Dmitry Petrov Back

Mcdonald's and web servers

When you have a hammer, everything looks like a nail they say. That’s true to an extent, but actually some patterns are so generic that both problems and solutions seem to be the same. If you think otherwise just let me to tell you a story of one fast food restaurant.

It’s quite rare to find an inefficiently running place in the Netherlands and almost impossible to get into a real mess and the whole restaurant part of mcdonald’s business is based on the efficiency of the operations. Given this I was quite surprised to get into a restaurant that literally almost collapsed under the load. It’s worth saying that currently 99% of the orders are being made via the terminals near the entrance.

When I entered the place I has not been initially alarmed by a huge crowd near the pick up area and I made my order only to realize that not only my order did not show up on the screen but it looked like there were 13 orders before mine waiting for their place on the screen.

The kitchen seemed to be in a bad situation:

Given such a strange mixture I started inspecting the area in hope to find the source if the problem. Soon it became clear that the root cause was a kids party! What happened was that parents ordered something like 30 Happy meals and fulfilling this order cause such a degradation in the throughput that the restaurant was not able to keep up with new orders anymore.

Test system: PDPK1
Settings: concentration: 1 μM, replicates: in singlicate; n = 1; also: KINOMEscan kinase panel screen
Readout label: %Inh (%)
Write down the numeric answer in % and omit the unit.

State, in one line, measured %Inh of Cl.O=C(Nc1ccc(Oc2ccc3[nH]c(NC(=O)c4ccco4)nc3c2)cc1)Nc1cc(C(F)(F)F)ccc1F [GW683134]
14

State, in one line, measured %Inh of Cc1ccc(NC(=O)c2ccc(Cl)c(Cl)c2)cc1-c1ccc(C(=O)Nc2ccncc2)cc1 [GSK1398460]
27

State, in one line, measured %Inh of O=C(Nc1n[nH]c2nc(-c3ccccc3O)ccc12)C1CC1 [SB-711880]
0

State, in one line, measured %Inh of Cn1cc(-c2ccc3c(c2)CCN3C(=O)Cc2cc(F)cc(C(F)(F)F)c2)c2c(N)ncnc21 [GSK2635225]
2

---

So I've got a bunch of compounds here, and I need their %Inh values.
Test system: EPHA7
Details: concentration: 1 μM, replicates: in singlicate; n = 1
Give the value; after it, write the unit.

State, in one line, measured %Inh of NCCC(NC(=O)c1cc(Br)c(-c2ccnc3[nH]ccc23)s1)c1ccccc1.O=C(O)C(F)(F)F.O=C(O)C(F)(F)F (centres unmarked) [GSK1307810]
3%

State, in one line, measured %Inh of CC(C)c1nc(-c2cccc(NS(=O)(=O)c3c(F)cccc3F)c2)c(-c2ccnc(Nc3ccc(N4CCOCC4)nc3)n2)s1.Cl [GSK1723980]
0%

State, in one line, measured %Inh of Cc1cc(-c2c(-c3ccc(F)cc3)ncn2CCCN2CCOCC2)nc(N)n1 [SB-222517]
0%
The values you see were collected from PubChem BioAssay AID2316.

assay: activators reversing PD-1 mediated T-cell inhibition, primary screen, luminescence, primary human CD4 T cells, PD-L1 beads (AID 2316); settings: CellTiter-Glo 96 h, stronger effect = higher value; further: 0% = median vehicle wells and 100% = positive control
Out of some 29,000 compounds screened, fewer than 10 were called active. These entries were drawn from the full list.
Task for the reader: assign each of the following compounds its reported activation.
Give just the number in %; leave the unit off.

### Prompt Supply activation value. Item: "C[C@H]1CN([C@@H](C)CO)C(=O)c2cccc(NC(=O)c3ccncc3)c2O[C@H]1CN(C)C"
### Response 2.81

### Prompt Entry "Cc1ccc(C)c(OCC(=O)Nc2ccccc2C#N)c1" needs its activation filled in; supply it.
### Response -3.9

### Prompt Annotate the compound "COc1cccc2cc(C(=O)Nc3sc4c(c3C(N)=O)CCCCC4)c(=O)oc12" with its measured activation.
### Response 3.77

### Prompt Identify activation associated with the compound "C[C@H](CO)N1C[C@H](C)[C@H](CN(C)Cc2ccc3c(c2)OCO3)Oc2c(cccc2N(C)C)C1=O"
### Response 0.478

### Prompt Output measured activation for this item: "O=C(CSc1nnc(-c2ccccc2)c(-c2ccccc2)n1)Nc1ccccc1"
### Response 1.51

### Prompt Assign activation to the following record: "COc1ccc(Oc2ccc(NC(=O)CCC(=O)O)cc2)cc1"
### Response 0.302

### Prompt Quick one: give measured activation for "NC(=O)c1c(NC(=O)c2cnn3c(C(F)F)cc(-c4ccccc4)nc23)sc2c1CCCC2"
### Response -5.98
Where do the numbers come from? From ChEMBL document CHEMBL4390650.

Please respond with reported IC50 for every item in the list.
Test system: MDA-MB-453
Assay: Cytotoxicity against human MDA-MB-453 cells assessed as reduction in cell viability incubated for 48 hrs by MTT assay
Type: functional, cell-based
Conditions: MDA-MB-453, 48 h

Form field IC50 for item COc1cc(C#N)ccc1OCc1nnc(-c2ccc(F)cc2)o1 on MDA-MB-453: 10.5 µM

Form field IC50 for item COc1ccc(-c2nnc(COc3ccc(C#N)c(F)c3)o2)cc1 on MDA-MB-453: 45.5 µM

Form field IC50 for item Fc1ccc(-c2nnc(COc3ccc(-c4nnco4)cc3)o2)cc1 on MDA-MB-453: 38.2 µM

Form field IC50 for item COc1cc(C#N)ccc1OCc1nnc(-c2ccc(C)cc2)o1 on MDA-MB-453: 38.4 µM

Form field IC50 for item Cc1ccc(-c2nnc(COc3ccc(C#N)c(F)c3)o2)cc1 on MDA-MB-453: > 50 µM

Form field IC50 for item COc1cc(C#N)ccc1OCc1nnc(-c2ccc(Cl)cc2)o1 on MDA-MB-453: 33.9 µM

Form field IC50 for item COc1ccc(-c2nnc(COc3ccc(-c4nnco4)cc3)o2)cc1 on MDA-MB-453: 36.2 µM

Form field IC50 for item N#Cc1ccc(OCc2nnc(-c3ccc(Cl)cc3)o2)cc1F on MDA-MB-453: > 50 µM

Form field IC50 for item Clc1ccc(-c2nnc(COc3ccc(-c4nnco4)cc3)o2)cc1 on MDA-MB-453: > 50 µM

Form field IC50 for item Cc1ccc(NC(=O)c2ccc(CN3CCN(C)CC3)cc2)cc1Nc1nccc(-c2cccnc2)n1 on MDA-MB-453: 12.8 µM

What made the problem worse was that since kitchen kept preparing orders that it has not been able to serve in time, all these poor hamburgers caused a lot of contention and penalized the throughput even more. Not only this, since a lot of food got cold before it was served and customers waited for way too long, the restaurant had to deal with chargebacks as well as replacements where some of the food had to prepared again which meant a lot of waste being generated instead of a useful output. And since the situation was quite extraordinary, all the workers were in the kitchen with no staff to clean waste bins and after they got overflowed it of course took considerably more time to clean them.

Apparently the workers were doing their job but the workers were doing their job but the system itself was out of tune. If you think of it, the problem could have been mitigated early:

What’s the morale there? If you do a web service on a bigger scale, make sure that the rate-limiting is in place, requests are time-scoped and monitoring is in place to let you know in advance that your service needs some optimization or scaling. Have fun!